So now, finally, we're ready to get to the really good part! Now that we know what it means to define something arithmetically, we can see how to define meta-mathematical properties and formulae arithmetically. Next post, hopefully tomorrow, I'll start showing you arithmetic expressions of meta-math!

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G&oum;del Numbering: Encoding Logic as Numbers

Feb 07 2013 Published by under Incompleteness

The first step in Gödel's incompleteness proof was finding a way of taking logical statements and encoding them numerically. Looking at this today, it seems sort-of obvious. I mean, I'm writing this stuff down in a text file - that text file is a stream of numbers, and it's trivial to convert that stream of numbers into a single number. But when Gödel was doing it, it wasn't so obvious. So he created a really clever mechanism for numerical encoding. The advantage of Gödel's encoding is that it makes it much easier to express properties of the encoded statements numerically.

Before we can look at how Gödel encoded his logic into numbers, we need to look at the logic that he used. Gödel worked with the specific logic variant used by the Principia Mathematica. The Principia logic is minimal and a bit cryptic, but it was built for a specific purpose: to have a minimal syntax, and a complete but minimal set of axioms.

The whole idea of the Principia logic is to be purely syntactic. The logic is expected to have a valid model, but you shouldn't need to know anything about the model to use the logic. Russell and Whitehead were deliberately building a pure logic where you didn't need to know what anything meant to use it. I'd really like to use Gödel's exact syntax - I think it's an interestingly different way of writing logic - but I'm working from a translation, and the translator updated the syntax. I'm afraid that switching between the older Gödel syntax, and the more modern syntax from the translation would just lead to errors and confusion. So I'm going to stick with the translation's modernization of the syntax.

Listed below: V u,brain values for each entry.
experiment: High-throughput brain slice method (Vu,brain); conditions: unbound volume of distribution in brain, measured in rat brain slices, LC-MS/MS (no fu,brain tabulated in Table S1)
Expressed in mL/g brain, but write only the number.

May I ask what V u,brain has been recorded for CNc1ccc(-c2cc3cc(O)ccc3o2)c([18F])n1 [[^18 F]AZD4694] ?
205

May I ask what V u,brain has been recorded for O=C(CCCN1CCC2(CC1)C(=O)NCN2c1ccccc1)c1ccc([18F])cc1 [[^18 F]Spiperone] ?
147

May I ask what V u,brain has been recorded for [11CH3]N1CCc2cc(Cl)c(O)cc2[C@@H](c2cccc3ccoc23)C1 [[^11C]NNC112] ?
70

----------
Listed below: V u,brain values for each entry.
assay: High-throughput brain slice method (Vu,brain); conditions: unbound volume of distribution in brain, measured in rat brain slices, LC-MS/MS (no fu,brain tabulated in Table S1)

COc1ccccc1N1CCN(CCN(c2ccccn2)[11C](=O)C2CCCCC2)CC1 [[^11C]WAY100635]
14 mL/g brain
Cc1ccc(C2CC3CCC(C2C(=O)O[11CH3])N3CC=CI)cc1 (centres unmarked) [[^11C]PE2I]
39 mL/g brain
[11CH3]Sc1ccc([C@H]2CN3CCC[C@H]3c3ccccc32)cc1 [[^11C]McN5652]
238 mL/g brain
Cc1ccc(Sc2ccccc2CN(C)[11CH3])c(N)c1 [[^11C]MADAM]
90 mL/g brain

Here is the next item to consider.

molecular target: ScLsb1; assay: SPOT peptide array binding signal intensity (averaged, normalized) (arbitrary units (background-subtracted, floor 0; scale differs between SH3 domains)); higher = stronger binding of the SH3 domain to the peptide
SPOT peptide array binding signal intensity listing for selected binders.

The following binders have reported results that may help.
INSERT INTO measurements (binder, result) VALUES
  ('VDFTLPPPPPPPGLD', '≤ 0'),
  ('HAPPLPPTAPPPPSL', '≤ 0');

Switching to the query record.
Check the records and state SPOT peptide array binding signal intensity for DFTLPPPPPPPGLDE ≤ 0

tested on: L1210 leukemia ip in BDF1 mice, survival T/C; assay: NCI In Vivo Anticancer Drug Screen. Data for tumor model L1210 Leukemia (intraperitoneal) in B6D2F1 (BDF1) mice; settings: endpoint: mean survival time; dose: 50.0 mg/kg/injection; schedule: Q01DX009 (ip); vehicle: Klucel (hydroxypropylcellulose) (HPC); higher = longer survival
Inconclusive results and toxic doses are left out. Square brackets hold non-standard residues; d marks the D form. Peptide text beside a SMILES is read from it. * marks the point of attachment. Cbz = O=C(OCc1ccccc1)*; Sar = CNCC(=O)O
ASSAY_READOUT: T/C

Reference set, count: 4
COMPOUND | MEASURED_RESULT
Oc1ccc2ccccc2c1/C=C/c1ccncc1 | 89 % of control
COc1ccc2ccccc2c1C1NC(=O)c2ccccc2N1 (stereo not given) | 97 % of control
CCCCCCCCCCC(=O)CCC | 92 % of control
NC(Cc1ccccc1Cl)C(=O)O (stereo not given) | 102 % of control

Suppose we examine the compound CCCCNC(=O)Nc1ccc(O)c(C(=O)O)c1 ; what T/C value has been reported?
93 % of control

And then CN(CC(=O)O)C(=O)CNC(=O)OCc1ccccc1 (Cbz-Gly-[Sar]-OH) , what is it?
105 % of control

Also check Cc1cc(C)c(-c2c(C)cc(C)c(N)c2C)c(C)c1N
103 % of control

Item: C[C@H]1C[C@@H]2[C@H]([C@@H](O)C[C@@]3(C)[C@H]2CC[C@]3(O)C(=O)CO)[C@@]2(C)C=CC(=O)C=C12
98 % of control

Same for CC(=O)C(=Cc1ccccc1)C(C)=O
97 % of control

The basic building blocks of the logic are variables. Already this is a bit different from what you're probably used to in a logic. When we think of logic, we usually consider predicates to be a fundamental thing. In this logic, they're not. A predicate is just a shorthand for a set, and a set is represented by a variable.

Variables are stratified. Again, it helps to remember where Russell and
Whitehead were coming from when they were writing the Principia. One of their basic motivations was avoiding self-referential statements like Russell's paradox. In order to prevent that, they thought that they could create a stratified logic, where on each level, you could only reason about objects from the level below. A first-order predicate would be a second-level object could only reason about first level objects. A second-order predicate would be a third-level object which could reason about second-level objects. No predicate could ever reason about itself or
anything on its on level. This leveling property is a fundamental property built into their logic. The way the levels work is:

  • Type one variables, which range over simple atomic values, like
    specific single natural numbers. Type-1 variables are written as
    a1, b1.